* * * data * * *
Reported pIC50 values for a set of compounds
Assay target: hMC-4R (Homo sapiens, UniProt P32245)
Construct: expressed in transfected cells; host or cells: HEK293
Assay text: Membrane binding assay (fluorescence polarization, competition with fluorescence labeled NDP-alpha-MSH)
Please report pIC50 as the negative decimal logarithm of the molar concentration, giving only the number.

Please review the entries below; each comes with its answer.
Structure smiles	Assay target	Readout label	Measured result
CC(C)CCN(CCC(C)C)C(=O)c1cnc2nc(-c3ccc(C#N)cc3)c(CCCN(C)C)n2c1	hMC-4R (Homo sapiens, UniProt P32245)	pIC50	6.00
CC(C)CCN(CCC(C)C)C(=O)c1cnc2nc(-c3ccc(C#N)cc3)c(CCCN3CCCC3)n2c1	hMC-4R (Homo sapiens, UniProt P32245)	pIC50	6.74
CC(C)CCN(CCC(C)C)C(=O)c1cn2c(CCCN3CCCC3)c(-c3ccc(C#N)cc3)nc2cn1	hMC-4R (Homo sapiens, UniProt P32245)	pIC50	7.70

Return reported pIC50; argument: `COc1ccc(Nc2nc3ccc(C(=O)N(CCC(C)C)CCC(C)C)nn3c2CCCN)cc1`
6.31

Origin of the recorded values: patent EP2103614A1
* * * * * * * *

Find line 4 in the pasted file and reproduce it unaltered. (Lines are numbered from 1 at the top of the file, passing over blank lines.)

Assay text: Membrane binding assay (fluorescence polarization, competition with fluorescence labeled NDP-alpha-MSH)